GttC

          Comment


          • #6
            I must say I agree with Gone to TheCanner. It was a tragic accident but not a case for the award of medals.
            ________
            SHADOW
            Smithy
            Corporal
            Last edited by Smithy; 9 March 2011, 13:59.

            Comment


            • #7
              I mean in no way to take anything away from scarifice that the 4 souls made.

              DSMs have been awarded to SAR crews in the past for completing much more hazardous rescues than this incident. Although at the same time, the servicability and supportability of the aircraft was better than it was at the time of the crash.

              That others might live.

              Comment


              • #8
                Originally posted by Goldie fish
                Does the military star not cover their sacrifice, rather than the DSM?
                No, AFAIK the military star is awarded to deceased personnel serving overseas.

                Comment


                • #9
                  It's interesting to note how Sinn Fein are trying to make capital out of the sacrifice of members of the Defence Forces while simultaneously trying to brush the sacrifice of Gardai under the carpet.
                  "The dolphins were monkeys that didn't like the land, walked back to the water, went back from the sand."

                  Comment


                  • #10
                    I agree there should be some award to those who die on service related missions...but as I said the isuing of DSMs has been some what tainted by it over use.

                    Given that the Wife of The captain recieved a handsome pay out fom the minister...was this not recognition enough. I don't know how the other parties fared out..but I do know the widow Flaherty did quite well..and no doubt got a few quid for featuring in Lorna Siggins Book.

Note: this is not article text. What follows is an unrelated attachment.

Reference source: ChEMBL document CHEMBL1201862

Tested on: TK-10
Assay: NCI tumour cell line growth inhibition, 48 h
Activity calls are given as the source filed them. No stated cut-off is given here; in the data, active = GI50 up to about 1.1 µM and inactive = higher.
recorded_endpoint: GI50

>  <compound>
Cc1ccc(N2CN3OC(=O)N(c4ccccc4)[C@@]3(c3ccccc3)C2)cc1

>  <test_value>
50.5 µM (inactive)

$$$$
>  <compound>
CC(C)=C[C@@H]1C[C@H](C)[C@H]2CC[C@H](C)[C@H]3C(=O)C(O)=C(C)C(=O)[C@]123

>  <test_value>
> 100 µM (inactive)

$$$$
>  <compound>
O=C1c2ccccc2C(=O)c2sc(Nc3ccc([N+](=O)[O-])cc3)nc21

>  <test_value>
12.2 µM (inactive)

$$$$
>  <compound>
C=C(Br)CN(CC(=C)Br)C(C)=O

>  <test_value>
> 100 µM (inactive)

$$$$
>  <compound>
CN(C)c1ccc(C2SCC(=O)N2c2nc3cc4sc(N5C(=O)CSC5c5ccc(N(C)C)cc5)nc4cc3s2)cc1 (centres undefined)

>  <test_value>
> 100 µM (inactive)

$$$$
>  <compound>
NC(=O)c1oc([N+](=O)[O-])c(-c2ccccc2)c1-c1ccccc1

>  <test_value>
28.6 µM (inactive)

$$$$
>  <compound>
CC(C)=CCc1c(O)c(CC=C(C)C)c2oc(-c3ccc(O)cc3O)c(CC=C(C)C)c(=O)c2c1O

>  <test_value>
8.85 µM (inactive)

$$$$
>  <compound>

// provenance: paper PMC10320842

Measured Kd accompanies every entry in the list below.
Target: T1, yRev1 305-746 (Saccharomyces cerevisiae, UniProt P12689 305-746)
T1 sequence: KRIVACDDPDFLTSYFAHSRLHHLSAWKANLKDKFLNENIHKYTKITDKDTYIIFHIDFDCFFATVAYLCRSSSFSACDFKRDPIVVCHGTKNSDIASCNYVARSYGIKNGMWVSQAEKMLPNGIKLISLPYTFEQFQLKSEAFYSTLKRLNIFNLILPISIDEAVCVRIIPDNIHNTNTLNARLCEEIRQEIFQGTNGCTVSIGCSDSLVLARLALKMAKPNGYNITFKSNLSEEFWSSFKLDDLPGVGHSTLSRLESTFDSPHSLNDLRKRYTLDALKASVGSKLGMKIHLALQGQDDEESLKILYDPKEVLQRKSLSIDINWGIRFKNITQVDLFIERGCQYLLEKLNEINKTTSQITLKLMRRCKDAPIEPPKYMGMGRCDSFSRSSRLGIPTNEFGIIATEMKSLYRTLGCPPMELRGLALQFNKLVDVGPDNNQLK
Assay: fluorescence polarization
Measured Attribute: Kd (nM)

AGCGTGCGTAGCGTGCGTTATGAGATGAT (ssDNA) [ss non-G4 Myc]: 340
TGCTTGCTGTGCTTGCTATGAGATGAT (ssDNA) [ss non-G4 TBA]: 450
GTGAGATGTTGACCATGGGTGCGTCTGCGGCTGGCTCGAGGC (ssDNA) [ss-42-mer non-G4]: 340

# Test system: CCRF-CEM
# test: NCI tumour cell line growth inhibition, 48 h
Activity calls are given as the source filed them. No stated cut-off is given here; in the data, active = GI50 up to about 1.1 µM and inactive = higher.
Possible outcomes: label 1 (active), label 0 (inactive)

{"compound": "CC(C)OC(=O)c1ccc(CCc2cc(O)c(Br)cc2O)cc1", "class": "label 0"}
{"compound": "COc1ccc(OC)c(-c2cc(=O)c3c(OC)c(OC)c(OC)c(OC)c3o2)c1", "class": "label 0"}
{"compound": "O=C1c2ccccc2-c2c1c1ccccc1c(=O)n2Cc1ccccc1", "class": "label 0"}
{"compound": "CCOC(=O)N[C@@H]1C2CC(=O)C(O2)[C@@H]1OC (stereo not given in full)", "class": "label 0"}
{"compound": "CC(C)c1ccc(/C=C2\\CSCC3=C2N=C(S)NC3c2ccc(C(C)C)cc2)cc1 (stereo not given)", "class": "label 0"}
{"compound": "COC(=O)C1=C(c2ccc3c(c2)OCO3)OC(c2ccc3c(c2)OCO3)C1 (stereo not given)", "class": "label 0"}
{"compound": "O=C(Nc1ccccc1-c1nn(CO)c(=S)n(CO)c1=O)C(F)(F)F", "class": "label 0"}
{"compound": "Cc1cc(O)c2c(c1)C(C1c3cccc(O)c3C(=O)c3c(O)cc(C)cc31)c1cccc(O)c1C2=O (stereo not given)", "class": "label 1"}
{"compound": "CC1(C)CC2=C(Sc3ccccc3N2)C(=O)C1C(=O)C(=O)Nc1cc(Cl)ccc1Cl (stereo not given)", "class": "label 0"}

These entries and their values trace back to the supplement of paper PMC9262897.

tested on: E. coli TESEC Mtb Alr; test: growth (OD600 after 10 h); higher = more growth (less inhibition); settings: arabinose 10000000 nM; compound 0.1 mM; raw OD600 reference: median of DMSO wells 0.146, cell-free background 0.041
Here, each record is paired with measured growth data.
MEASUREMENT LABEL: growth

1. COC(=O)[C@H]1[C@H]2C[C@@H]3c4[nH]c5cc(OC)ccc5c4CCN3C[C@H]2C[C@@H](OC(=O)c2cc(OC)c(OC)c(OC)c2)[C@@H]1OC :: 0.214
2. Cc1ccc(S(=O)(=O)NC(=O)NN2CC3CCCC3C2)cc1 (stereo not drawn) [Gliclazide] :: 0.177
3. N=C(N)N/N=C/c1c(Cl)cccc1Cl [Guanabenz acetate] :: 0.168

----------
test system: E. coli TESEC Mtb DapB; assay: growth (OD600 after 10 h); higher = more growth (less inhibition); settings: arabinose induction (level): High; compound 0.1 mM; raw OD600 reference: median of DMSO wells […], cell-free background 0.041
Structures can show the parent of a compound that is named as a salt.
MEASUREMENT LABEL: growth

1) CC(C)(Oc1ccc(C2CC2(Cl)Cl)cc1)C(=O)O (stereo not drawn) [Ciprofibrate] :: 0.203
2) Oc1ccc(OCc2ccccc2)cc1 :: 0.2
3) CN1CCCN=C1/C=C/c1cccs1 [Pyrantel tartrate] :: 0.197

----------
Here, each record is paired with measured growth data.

The other guilty party in the Incident..the Airprt escaped without punishement and was never sued by any of the bereaved parties..although a large portion of the balme did lie at their door. The repot findings were very slow to apportion blame to the airport board...and mangement at the time..given the total lack of professional judgement shown by the airport manager on the night in question.
                    Covid 19 is not over ....it's still very real..Hand Hygiene, Social Distancing and Masks.. keep safe

                    Comment


                    • #11
                      Originally posted by hptmurphy
                      The other guilty party in the Incident..the Airport escaped without punishement and was never sued by any of the bereaved parties..although a large portion of the balme did lie at their door. The repot findings were very slow to apportion blame to the airport board...and mangement at the time..given the total lack of professional judgement shown by the airport manager on the night in question.
                      Yes and the failure of the DOD (along with the airport authority) to ensure that a suitably certified Air Traffic Controller was available along with a fire fighting capability and vitally suitable accomodiation.

                      Comment


                      • #12
                        Originally posted by hptmurphy
                        The other guilty party in the Incident..the Airprt escaped without punishement and was never sued by any of the bereaved parties..although a large portion of the balme did lie at their door.